The Powder River cuts numerous canyons into the landscape along its route through Baker County.
(photo by Michael Campbell and Aaron Haselby)

Dear Friend,

Located in northeastern Oregon, the Powder River cuts canyons of up to 500 feet into the surrounding Columbia plateau along its route to the Snake River, with 11 miles of its length protected under the National Wild and Scenic Rivers System.

The Powder River also flows through a major agricultural region, with livestock ranches and fields of grains, oilseeds, dry beans, dry peas, melons, and potatoes. Because of the volume of agricultural operations, the flow of the Powder is high in contaminants and pollutants that can affect the river's health cumulatively, and in bursts of toxicity.

To limit the amount of contaminants, the Oregon Department of Environmental Quality (DEQ) has undertaken a rulemaking process for a Total Maximum Daily Load (TDML), a legal mechanism that determines the maximum amount of pollutants the river may be able handle without risk to native species or recreational use.

Unfortunately, the agency is receiving considerable pushback against the TDML process from interests that would prefer little, if any, restrictions on the amount of contaminants that would enter the river. Among other things, they are arguing the river should be protected for agricultural use only, and NOT for public recreation, fish and wildlife. That's why we need your help now.

Send an e-mail comment to the Department of Environmental Quality regarding their Powder River TDML process by 4 p.m. this Friday, Feb. 9th.

The e-mail address to send your remarks to is

It's best to use your own words, but talking points can include:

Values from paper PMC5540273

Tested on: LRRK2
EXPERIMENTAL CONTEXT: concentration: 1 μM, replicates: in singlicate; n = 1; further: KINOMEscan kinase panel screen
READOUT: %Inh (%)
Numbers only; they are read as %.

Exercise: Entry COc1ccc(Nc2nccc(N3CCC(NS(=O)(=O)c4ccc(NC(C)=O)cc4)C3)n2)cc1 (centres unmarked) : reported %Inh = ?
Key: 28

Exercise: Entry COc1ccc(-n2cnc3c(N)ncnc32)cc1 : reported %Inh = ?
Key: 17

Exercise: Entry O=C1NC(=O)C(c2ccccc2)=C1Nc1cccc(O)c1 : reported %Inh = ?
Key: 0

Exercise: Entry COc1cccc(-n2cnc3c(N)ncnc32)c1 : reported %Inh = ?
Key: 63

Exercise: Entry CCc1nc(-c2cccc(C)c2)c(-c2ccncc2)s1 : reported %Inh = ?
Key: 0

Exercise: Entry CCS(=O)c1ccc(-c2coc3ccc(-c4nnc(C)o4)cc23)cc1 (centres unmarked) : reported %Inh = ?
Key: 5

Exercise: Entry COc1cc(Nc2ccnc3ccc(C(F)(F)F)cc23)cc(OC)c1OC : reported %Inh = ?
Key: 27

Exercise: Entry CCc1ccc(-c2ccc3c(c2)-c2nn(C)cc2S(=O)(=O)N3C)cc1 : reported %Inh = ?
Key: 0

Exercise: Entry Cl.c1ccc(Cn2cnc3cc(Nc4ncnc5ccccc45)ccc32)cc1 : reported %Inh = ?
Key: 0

• The Powder River belongs to all Oregonians, not just those who use it to support their farming and ranching operations.
  • The Powder River should be clean enough for fishing, boating and swimming — and to support fish and wildlife, not just agricultural use.
  • Excess bacteria levels have been documented in the river basin for more than 20 years. Now is the time for DEQ to take action by adopting a plan to at least start to clean up the river and its tributaries.
  • Because the Powder River basin fails to meet water quality standards for bacteria, state and federal law require a plan to clean it up.

Please share this notice with friends and family, and share the message there's more to the Powder River than unlimited use by polluters. As a Wild and Scenic River and a vital Oregon waterway, the Powder must remain clean and healthy for human recreation, native fish and species, and agriculture use.

Again, the e-mail address to use is

Thank you for your ongoing support! Visit this Oregon Department of Environmental Quality page for more, and get your comments and remarks in to the DEQ by 4 p.m. this Friday, Feb 9th. Many thanks!

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WaterWatch of Oregon
213 SW Ash St Ste 208
Portland, Oregon 97204

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